Pay Congress What We Pay the Troops

Pay Congress What We Pay the Troops

April 8, 2011 ~ While we are all discussing the possible government shutdown and the affected government paychecks, I’d like to point out that freshmen lawmakers earn five times the amount of first year military officers.  Lawmakers salaries are ten times the amount paid to first year enlisted service members.

Though some lawmakers have pledged to return their paychecks to the Treasury Department should there be a government shutdown, not all representatives are on the same page.  Rep. Linda Sanchez (D-Calif), who happens to be one of the ranking members on the House ETHICS Committee, told MSNBC that she is simply not willing to forgo her salary.  She has financial obligations which include student loans, care for her two year old son (the kid with the silver spoon in his mouth), and she has to make payments on more than one home.

The irony in this situation is simply too much, and yet it paints a perfect picture of what is wrong with this country.

Here we have a lawmaker who promised, when elected, to represent her constituents.  She has been given the responsibility to sit on a committee which must deal with values relating to the rightness and wrongness of certain actions, and yet she can’t see what might be wrong with her continuing to receive her salary, simply for being stubborn, while our military members must forego their paychecks.

Sanchez is worried about making TWO house payments and caring for just one child.  Most of our service members can’t even afford to buy ONE home and many of them have several mouths to feed.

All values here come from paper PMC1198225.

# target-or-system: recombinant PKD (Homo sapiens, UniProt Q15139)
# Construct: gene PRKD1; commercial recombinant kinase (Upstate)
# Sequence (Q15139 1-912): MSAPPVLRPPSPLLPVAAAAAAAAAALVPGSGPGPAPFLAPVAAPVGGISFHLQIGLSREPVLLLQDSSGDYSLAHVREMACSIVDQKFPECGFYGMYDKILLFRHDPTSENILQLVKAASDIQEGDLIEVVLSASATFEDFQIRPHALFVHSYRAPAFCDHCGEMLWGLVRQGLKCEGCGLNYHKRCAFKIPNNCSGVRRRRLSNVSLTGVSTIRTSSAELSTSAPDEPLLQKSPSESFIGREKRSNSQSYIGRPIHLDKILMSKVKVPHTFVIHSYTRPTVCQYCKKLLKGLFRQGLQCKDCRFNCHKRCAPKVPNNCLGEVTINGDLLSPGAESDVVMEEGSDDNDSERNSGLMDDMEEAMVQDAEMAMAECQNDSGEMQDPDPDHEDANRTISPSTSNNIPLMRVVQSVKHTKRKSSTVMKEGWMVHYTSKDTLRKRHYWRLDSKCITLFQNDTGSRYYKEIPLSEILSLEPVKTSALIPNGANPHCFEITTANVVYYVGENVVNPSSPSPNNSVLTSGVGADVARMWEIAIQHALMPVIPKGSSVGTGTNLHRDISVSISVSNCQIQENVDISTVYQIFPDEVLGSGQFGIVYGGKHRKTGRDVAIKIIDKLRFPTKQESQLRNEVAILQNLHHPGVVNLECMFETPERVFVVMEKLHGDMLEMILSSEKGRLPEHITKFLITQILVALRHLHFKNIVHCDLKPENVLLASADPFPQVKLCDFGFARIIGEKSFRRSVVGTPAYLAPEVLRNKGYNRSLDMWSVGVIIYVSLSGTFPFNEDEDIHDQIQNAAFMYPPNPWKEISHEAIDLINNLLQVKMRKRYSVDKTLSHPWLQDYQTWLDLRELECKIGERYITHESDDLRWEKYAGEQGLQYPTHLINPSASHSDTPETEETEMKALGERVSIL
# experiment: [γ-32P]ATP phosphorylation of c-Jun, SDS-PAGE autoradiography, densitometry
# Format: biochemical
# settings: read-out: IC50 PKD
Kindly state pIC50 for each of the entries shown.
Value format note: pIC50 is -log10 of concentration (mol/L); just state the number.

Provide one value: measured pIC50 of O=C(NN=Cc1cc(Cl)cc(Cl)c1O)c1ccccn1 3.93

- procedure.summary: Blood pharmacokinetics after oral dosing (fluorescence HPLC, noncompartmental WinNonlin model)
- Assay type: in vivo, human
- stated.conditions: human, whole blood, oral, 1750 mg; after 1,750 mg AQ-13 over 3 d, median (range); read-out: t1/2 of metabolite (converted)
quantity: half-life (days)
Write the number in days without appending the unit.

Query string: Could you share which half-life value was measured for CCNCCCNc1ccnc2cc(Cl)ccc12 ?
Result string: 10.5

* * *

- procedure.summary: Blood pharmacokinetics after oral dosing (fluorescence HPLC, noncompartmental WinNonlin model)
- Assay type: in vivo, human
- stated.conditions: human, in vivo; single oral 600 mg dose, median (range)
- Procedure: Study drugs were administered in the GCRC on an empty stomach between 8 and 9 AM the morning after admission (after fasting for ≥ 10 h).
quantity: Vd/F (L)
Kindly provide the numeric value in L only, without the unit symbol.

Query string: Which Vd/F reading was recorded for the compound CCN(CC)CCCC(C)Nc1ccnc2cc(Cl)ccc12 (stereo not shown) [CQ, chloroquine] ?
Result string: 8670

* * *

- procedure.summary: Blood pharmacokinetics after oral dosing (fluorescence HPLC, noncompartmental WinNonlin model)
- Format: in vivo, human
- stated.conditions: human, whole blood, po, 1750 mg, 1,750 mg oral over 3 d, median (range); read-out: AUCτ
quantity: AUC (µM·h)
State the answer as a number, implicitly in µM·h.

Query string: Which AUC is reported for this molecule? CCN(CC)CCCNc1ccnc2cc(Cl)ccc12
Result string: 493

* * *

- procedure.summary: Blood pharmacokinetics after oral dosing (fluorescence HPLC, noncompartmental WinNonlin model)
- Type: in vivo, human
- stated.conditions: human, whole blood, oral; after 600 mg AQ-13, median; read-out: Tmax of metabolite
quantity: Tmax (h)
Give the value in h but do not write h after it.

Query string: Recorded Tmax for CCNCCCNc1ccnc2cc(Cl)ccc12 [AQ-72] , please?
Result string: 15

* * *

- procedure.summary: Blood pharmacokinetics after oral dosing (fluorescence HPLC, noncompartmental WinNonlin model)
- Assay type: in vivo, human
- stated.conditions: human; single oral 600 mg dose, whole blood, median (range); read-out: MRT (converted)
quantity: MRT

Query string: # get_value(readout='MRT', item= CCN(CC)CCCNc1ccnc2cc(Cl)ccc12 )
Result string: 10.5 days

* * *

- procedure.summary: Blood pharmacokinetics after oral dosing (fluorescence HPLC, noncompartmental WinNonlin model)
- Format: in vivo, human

Is Sanchez saying that she simply can’t make it a couple of weeks without her $174K salary?  I would suggest that Representative Sanchez get rid of her second home.  After all, President Obama callously told a father of ten children earlier this week that if he was going to complain about gas prices, he should trade in his SUV for a hybrid van as if this transaction could be easily handled at the Wal-Mart return counter.  Seems like a no-brainer that Sanchez can only live in one house at a time, so someone help her put up the For Sale sign!

Our deployed troops have enough to worry about just trying to stay alive.  They don’t need to be worried about whether or not their families back home will have food on the table next week.

I’ve heard all sorts of comments suggesting that if our miilitary families were being thrifty enough, they would have money set aside in case of an unforeseen emergency such as a government shutdown.  I am sure that most of our military families would have plenty of money set back if they were all making $174K a year!  If Rep. Sanchez can’t afford to miss a paycheck, how does she think anyone else can afford to miss one?

While our lawmakers, (you know those true “servants” representing WE THE PEOPLE)are making budget cuts, the first place they can save money is by cutting their own salaries.  I suggest that we pay the lawmakers at the same rate we pay our enlisted troops.  Anyone in Washington who is not willing to work for the same pay rate as our troops needs to step down and let someone else step up.

Benjamin Franklin suggested, during the Constitutional Convention, that elected government officials not be paid for their service. I think he was onto something.  If you are going to pay someone $174K a year, pay those who stand in harm’s way, halfway across the globe. Let’s put the value on the jobs with the actual risk and the actual sacrifice.

Service members, on their initial assignment at the enlisted level of E-1 receive $1,1467.60 each month or $17,611.20 a year.  For those who earned a college degree before beginning their military career, service members who begin their assignment at the rank of O-1 earn $2,784.00 each month or $33,408 annually. (http://www.dfas.mil/militarypay/militarypaytables/2011MilitaryPayTable1-4.pdf)

Freshmen lawmakers make $174,000 a year.   (http://www.legistorm.com/)

 

Originally published by the author at fellednot.com

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